Death in High Heels
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Inspector Charlesworth investigates a strange murder in a dress shop
The sales room at Christophe et Cie is staffed by five young women. Each is beautiful in her own way—and each could be a murderer. One morning, two of the women purchase some oxalic acid to clean a stain off a Panama hat. No one knows how the poison gets into Miss Doon’s system, but it doesn’t take long to kill her. When Inspector Charlesworth steps into the little shop, he finds a dozen motives and no clear solution. Everyone in the shop was jealous of Miss Doon, for as the owner’s girlfriend she was the favorite to head up the store’s new Riviera branch. Romantic feelings for his chief suspect sidetrack Charlesworth, and it takes a second murder to put him back on the trail of the killer.
“Utterly delightful.” —The Times “You have to reach for the greatest of Great Names to find Brand’s rivals in the subtleties of the trade.” —The New York Times “One of the great masters of English detective fiction.” —Francis M. Nevins, author of Cornell Woolrich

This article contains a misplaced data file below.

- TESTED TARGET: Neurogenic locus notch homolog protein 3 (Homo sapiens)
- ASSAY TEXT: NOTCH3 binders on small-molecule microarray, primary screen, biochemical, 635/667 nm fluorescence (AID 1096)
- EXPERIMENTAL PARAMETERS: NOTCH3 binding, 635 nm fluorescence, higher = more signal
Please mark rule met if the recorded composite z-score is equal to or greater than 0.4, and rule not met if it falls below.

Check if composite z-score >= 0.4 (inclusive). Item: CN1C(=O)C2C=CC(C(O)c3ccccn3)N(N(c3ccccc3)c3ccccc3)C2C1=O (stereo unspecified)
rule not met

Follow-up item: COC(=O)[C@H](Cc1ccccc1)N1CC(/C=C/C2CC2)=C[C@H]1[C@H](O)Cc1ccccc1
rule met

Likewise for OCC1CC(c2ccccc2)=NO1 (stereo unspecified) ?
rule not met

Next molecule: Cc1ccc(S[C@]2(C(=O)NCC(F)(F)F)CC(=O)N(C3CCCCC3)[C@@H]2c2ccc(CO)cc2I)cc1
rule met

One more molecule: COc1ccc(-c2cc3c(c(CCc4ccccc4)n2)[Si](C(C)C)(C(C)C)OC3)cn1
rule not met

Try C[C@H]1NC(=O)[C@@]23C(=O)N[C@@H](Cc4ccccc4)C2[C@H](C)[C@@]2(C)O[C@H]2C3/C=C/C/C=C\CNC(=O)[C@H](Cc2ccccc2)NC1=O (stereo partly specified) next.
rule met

Christianna Brand (1907–1988) was one of the most popular authors of the Golden Age of British mystery writing. Born in Malaya and raised in India, Brand used her experience as a salesgirl as inspiration for her first novel, Death in High Heels, which she based on a fantasy of murdering an irritating coworker. The same year, she debuted her most famous character, Inspector Cockrill, whose adventures she followed until 1957. The film version of the second Cockrill mystery, Green for Danger, is considered one of the best-ever screen adaptations of a classic English mystery. Brand also found success writing children’s fiction. Her Nurse Matilda series, about a grotesque nanny who tames ill-behaved children, was adapted for the screen in 2005, as Nanny McPhee. Brand received Edgar Award nominations for the short stories “Twist for Twist” and “Poison in the Cup”, as well as one for her nonfiction work Heaven Knows Who. The author of more than two dozen novels, she died in 1988.